These unexpected findings are the outcome of three fieldtrips to Iran, totalling eight weeks, when GIR was able to meet 73 government and trade entities, not only in Tehran but also in the major cities of Tabriz (west), Mashhad (east), Esfahan (central) and Shiraz (south), and in smaller cities such as Rasht (north) near the Caspian Sea.
The findings are also the outcome of fieldtrips (three weeks) to Dubai and Turkey – Iran’s main suppliers of bars and imported jewellery – where GIR interviewed 48 relevant trade entities. Reconciling the perspective of trade entities in Turkey, Dubai and Iran represented a crucial test, as conservative research takes into account the lowest common denominator.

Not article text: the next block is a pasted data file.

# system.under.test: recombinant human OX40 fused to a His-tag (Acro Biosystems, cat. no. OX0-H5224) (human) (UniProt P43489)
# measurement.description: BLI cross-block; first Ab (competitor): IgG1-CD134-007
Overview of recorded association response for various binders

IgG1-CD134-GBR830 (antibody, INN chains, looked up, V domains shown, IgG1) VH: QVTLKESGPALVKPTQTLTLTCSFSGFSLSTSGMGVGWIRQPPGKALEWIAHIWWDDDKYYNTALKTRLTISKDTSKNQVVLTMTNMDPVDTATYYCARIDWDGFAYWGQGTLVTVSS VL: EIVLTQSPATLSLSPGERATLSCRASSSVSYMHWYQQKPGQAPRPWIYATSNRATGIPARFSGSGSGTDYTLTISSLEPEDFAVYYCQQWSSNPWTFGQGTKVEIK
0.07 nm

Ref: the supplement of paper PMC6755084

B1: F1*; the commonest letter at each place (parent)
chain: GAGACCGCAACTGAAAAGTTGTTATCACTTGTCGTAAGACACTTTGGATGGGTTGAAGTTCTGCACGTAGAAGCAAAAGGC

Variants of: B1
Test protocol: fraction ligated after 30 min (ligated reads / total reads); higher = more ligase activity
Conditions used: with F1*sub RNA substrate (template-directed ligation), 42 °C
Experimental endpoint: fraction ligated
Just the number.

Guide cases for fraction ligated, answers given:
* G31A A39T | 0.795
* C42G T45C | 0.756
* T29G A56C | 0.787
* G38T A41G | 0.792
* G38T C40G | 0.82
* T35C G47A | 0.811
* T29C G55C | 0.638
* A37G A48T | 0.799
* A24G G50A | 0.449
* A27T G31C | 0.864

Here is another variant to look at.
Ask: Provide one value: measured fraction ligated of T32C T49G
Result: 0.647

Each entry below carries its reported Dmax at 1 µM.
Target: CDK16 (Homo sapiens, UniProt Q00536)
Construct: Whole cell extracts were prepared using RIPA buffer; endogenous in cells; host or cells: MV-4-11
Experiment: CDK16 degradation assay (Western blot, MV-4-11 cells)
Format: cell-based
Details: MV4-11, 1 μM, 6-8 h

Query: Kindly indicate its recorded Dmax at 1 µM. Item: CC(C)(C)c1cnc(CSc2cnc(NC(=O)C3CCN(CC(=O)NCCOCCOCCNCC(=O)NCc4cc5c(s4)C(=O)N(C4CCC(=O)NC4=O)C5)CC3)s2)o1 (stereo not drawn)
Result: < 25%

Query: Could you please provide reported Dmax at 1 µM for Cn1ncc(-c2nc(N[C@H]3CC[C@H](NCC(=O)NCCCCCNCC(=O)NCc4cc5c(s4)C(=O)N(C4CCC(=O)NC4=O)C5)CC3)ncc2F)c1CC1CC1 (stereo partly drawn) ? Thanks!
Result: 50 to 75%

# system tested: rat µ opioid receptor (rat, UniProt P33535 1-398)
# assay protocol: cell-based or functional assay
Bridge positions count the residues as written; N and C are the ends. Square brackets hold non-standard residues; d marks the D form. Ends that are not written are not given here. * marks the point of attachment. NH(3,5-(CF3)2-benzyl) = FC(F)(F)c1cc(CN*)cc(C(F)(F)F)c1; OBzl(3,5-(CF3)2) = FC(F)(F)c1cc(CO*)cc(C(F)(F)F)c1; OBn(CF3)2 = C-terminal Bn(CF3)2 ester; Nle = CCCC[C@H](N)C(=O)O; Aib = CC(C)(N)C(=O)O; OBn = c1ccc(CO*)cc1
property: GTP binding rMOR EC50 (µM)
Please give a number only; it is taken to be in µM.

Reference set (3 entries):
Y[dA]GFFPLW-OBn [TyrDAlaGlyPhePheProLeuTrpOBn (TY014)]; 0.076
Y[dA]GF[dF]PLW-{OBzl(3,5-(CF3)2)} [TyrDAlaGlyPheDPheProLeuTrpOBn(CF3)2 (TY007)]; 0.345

Iran is bordered by seven countries: Iraq, Azerbayjan, Armenia, Turkmenistan, Afghanistan, Pakistan and, importantly, Turkey– whose border with Iran is 499 km. Across the Persian Gulf, Iran also faces Dubai, the well-known conduit of bars and jewellery to countries throughout the Middle East.
The size of the Iranian gold market is not really surprising (in hindsight), given the country’s large population of 69 million, which is similar to that of Turkey. Over the past 20 years, its population has grown by 57%, with its urban proportion now around 65%. Over the past ten years, Iran’s growth – in particular of Tehran, the hub of Iran’s national gold market – has been exponential, its population increasing by almost 80%, from 7 to 12 million.